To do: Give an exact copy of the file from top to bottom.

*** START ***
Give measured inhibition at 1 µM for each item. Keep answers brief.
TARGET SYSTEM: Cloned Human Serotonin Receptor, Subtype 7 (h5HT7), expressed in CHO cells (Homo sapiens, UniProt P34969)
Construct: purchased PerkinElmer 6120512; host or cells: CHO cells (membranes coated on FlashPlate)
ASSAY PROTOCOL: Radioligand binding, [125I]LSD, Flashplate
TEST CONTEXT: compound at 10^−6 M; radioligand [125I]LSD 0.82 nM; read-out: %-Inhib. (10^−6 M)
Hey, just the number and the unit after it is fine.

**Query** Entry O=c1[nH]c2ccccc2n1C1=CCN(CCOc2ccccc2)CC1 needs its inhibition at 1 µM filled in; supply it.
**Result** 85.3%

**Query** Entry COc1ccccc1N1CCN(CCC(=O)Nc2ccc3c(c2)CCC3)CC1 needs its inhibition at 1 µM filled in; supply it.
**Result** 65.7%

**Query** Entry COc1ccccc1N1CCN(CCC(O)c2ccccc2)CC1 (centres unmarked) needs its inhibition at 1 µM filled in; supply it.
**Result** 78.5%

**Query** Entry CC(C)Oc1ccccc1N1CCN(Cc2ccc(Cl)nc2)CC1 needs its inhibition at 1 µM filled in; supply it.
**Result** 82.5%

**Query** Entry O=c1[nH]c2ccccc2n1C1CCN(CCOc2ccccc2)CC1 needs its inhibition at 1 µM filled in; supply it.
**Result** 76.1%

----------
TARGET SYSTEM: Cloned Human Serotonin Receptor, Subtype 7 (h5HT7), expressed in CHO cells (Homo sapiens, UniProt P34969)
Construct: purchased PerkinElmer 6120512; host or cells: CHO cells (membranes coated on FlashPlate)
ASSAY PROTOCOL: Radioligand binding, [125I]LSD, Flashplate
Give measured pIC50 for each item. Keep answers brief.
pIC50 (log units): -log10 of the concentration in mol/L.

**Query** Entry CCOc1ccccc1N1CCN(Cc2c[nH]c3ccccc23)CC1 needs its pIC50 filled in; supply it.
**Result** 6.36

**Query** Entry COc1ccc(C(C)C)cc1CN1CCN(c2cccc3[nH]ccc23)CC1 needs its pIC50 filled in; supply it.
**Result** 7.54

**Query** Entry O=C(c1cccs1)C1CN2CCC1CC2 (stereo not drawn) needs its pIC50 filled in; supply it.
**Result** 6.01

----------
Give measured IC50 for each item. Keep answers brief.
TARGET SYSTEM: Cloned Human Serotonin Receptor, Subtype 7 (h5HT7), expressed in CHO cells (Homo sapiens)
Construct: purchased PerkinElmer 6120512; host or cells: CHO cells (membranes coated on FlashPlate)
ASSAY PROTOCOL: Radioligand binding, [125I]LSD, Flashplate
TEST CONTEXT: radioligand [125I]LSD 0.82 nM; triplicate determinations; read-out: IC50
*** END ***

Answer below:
Give measured inhibition at 1 µM for each item. Keep answers brief.
TARGET SYSTEM: Cloned Human Serotonin Receptor, Subtype 7 (h5HT7), expressed in CHO cells (Homo sapiens, UniProt P34969)
Construct: purchased PerkinElmer 6120512; host or cells: CHO cells (membranes coated on FlashPlate)
ASSAY PROTOCOL: Radioligand binding, [125I]LSD, Flashplate
TEST CONTEXT: compound at 10^−6 M; radioligand [125I]LSD 0.82 nM; read-out: %-Inhib. (10^−6 M)
Hey, just the number and the unit after it is fine.

**Query** Entry O=c1[nH]c2ccccc2n1C1=CCN(CCOc2ccccc2)CC1 needs its inhibition at 1 µM filled in; supply it.
**Result** 85.3%

**Query** Entry COc1ccccc1N1CCN(CCC(=O)Nc2ccc3c(c2)CCC3)CC1 needs its inhibition at 1 µM filled in; supply it.
**Result** 65.7%

**Query** Entry COc1ccccc1N1CCN(CCC(O)c2ccccc2)CC1 (centres unmarked) needs its inhibition at 1 µM filled in; supply it.
**Result** 78.5%

**Query** Entry CC(C)Oc1ccccc1N1CCN(Cc2ccc(Cl)nc2)CC1 needs its inhibition at 1 µM filled in; supply it.
**Result** 82.5%

**Query** Entry O=c1[nH]c2ccccc2n1C1CCN(CCOc2ccccc2)CC1 needs its inhibition at 1 µM filled in; supply it.
**Result** 76.1%

----------
TARGET SYSTEM: Cloned Human Serotonin Receptor, Subtype 7 (h5HT7), expressed in CHO cells (Homo sapiens, UniProt P34969)
Construct: purchased PerkinElmer 6120512; host or cells: CHO cells (membranes coated on FlashPlate)
ASSAY PROTOCOL: Radioligand binding, [125I]LSD, Flashplate
Give measured pIC50 for each item. Keep answers brief.
pIC50 (log units): -log10 of the concentration in mol/L.

**Query** Entry CCOc1ccccc1N1CCN(Cc2c[nH]c3ccccc23)CC1 needs its pIC50 filled in; supply it.
**Result** 6.36

**Query** Entry COc1ccc(C(C)C)cc1CN1CCN(c2cccc3[nH]ccc23)CC1 needs its pIC50 filled in; supply it.
**Result** 7.54

**Query** Entry O=C(c1cccs1)C1CN2CCC1CC2 (stereo not drawn) needs its pIC50 filled in; supply it.
**Result** 6.01

----------
Give measured IC50 for each item. Keep answers brief.
TARGET SYSTEM: Cloned Human Serotonin Receptor, Subtype 7 (h5HT7), expressed in CHO cells (Homo sapiens)
Construct: purchased PerkinElmer 6120512; host or cells: CHO cells (membranes coated on FlashPlate)
ASSAY PROTOCOL: Radioligand binding, [125I]LSD, Flashplate
TEST CONTEXT: radioligand [125I]LSD 0.82 nM; triplicate determinations; read-out: IC50